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Scotwood Industries, Inc. v. Meats

Court of Appeals of Indiana

February 6, 2014

SCOTWOOD INDUSTRIES, INC., Appellant-Defendant,
v.
DAVID MEATS, Appellee-Plaintiff

Editorial Note:

These opinions are not precedents and cannot be cited or relied upon unless used when establishing res judicata or collateral estoppel or in actions between the same party. Indiana Rules of Appellate Procedure 65(D).

APPEAL FROM THE HAMILTON SUPERIOR COURT. The Honorable Gail Z. Bardach, Judge. The Honorable David K. Najjar, Magistrate. Cause No. 29D06-1209-SC-10042.

ATTORNEYS FOR APPELLANT: BRUCE P. CLARK, COURT L. FARRELL, Bruce P. Clark & Associates, St. John, Indiana.

ATTORNEY FOR APPELLEE: THERESA M. RINGLE, Ringle Law Group, LLP, Indianapolis, Indiana.

BARNES, Judge. ROBB, J., and BROWN, J., concur.

OPINION

MEMORANDUM DECISION - NOT FOR PUBLICATION

BARNES, Judge.

Case Summary

Scotwood Industries, Inc., ("Scotwood") appeals the trial court's product liability judgment against it in favor of David Meats. We reverse.

Issues

Scotwood raises several issues but we address only one dispositive issue: whether there is sufficient evidence to support a judgment against Scotwood under the Indiana Product Liability Act ("IPLA").

Facts

In the fall of 2010, Meats applied a concrete sealing product manufactured by Valspar, Inc., ("Valspar") to the driveway of his home in Noblesville. The labeling on the product indicated that it could protect concrete from "salt, UV rays & chemicals." Ex. 2. In February 2011, a large ice storm hit the central Indiana area, leaving approximately two to four inches of solid ice on Meats's driveway. To try to remove the ice, Meats purchased a bag of Prestone Driveway Heat ("Heat"), which is distributed nationally by Scotwood. The active ingredient in Heat is calcium chloride.

The Heat bag was labeled with the following instructions:

READ BEFORE USE

Driveway Heat® ice melter should not be used on concrete surfaces that are less than one year old, precast steps, masonry (stone or brick), mortar joints, porous concrete, chipped, cracked or improperly cured concrete, or concrete with exposed aggregate.

USE PRECAUTIONS

Independent testing shows that Driveway Heat® ice melter is safer to use on concrete surfaces than most commonly used de-icers like rock salt. However, all snow and ice melters may be harmful when used excessively or repeatedly on concrete surfaces.

Quality concrete is considered to be air-entrained concrete that is designed to withstand the damage associated with naturally occurring cycles of thawing and refreezing. Use of any ice melting agent may increase the number of such cycles. The frequency is also controlled by the weather itself. When used in heavy and repeated applications, Driveway Heat® ice melter may contribute to scaling or flaking of concrete surfaces. To reduce the risk of scaling or flaking, quickly remove slush that results from the melted ice and snow.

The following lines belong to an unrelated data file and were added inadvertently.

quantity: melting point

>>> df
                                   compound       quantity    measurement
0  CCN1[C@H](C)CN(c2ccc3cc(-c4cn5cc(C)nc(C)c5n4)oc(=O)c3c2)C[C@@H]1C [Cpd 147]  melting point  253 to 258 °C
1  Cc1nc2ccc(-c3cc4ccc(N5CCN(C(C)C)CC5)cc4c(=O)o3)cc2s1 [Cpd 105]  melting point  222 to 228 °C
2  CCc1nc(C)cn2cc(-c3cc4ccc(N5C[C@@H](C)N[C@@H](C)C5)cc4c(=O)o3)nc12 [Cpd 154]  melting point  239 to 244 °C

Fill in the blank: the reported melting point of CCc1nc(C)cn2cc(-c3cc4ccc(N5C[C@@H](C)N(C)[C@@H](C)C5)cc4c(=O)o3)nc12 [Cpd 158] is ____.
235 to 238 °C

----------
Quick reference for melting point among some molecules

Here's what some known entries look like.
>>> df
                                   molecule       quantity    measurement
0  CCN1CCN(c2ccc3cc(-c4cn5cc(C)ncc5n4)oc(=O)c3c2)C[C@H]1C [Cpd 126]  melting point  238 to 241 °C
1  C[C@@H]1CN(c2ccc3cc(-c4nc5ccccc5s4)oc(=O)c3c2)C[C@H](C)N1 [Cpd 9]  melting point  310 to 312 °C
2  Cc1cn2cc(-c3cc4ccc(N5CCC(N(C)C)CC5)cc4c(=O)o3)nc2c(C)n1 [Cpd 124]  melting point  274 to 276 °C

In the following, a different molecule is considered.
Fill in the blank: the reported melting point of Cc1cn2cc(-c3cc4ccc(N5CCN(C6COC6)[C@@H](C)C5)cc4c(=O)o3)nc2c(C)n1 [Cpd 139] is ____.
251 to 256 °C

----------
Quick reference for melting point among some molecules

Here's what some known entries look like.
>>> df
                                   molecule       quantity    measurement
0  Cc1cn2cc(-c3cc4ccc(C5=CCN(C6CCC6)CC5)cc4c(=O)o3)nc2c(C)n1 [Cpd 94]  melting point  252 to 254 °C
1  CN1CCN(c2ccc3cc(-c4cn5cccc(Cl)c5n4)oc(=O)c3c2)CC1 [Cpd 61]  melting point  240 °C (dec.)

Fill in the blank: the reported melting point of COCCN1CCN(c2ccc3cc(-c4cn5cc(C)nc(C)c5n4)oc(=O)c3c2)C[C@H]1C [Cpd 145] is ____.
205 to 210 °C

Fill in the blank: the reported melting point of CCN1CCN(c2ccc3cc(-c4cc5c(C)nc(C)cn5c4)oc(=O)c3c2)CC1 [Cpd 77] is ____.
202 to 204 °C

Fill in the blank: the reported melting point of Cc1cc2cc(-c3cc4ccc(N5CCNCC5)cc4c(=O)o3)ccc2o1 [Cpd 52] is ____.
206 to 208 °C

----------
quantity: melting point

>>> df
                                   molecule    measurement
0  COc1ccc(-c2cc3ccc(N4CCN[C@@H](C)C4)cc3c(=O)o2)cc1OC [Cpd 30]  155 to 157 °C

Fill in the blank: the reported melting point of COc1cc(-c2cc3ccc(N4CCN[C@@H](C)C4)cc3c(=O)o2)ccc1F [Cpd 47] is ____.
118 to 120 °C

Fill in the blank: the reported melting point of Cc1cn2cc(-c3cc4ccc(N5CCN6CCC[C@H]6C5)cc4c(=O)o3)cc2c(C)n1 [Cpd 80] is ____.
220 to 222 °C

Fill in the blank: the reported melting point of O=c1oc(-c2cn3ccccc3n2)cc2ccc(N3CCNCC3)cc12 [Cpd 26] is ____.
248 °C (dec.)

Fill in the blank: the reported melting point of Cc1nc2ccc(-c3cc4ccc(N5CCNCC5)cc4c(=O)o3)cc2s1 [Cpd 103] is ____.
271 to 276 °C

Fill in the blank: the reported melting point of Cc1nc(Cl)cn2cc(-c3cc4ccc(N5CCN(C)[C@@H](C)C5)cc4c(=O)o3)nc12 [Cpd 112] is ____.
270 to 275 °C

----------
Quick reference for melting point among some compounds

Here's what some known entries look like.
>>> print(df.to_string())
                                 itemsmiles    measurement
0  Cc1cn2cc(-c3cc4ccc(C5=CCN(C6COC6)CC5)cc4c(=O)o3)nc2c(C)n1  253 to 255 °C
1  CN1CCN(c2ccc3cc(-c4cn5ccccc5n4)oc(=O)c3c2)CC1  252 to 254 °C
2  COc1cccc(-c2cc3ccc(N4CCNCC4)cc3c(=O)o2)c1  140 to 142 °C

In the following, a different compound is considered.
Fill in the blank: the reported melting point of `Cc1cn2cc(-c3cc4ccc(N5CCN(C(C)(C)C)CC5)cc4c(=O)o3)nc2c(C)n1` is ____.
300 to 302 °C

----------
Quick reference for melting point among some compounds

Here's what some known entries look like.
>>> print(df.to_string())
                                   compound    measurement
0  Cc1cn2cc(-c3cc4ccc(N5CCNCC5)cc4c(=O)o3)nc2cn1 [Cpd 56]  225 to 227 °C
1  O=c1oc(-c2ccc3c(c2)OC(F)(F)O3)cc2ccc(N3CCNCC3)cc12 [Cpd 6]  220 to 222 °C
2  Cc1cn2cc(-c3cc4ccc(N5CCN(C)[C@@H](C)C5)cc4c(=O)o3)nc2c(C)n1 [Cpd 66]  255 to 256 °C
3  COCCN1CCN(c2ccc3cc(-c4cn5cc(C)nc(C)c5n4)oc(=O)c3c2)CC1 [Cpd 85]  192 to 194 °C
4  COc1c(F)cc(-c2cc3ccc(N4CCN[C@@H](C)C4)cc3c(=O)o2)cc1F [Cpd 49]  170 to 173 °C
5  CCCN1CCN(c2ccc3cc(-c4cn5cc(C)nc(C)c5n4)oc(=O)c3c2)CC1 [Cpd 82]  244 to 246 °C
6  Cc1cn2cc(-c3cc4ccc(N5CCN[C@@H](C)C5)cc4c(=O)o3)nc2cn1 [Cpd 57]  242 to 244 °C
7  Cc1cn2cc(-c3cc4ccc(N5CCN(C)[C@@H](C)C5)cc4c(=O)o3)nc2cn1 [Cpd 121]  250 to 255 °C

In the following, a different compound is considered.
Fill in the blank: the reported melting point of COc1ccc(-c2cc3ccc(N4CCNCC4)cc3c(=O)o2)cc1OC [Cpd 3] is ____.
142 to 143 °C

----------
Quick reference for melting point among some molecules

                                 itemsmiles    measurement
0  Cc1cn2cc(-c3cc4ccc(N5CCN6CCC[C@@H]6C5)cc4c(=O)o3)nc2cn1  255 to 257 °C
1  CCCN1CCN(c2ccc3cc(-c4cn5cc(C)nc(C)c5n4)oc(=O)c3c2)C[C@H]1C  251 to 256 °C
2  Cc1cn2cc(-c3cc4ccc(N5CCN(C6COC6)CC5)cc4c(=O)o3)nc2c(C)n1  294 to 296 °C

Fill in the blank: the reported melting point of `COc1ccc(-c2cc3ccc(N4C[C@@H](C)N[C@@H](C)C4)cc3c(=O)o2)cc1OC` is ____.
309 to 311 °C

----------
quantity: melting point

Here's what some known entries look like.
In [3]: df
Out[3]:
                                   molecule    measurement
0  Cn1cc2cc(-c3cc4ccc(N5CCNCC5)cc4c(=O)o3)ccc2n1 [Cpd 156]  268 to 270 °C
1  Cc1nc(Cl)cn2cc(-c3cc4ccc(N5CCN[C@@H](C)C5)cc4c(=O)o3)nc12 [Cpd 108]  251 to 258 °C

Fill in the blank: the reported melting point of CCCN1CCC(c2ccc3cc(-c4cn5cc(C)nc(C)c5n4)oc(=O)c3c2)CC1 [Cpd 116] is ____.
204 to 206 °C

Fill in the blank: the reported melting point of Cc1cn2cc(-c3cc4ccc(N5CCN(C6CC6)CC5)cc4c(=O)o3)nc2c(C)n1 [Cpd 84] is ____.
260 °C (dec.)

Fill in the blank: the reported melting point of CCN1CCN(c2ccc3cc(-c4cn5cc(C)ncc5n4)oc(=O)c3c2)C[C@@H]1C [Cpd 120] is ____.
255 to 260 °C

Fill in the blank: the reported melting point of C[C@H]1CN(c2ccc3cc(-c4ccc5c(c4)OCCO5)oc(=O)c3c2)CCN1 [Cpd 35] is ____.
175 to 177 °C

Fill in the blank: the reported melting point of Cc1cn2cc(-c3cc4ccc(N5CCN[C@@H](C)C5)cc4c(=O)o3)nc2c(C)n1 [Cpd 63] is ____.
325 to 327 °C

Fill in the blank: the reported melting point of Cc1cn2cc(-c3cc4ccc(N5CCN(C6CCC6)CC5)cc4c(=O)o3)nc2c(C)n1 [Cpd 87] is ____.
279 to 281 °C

DIRECTIONS

1. Sprinkle Driveway Heat® ice melter on area to be de-iced, evenly apply 2 to 4 ounces (1/4 to 1/2 cup) per square yard. Do not overapply. If snow is more than 2 inches in depth, all de-icers are impractical so it will be necessary to plow or shovel before applying the product.

2. Allow Driveway Heat® ice melter to work for 10 minutes to melt the bond beween the ice and surface.

3. Remove melted ice and snow. Keep bag tightly closed when not in use.

Ex. 6.

After Meats applied Heat to his driveway, it failed to melt the thick sheet of ice during the next thirty-six hours. Meats then left home for ten days on a vacation. When he returned, he found the ice had melted and that there was extensive damage to his driveway in the form of chips and pockmarks that had not been there before he applied the Heat.

Meats filed a small claims complaint against Valspar and Scotwood. During trial, Meats presented expert testimony that his driveway had been damaged by the calcium chloride in Heat. He also argued in part that calcium chloride is not in fact safer to apply to concrete than rock salt, as claimed on the Heat packaging, and also that the instructions for applying the product were unclear. With respect to Valspar, Meats contended that its concrete sealant product did not protect his driveway from salt as advertised. At the conclusion of the hearing, the trial court entered judgment in Meats's favor in the amount of $6000 against both Valspar and Scotwood. Scotwood filed a motion to correct error, arguing in part that the trial court erred in failing to apportion fault between it and Valspar. In denying the motion to correct error, the trial court stated that it was entering judgment against Scotwood and Valspar jointly and severally. Valspar subsequently paid $3,288.06 to Meats, and he agreed to release Valspar from further liability. Scotwood has elected to appeal the judgment against it.

Analysis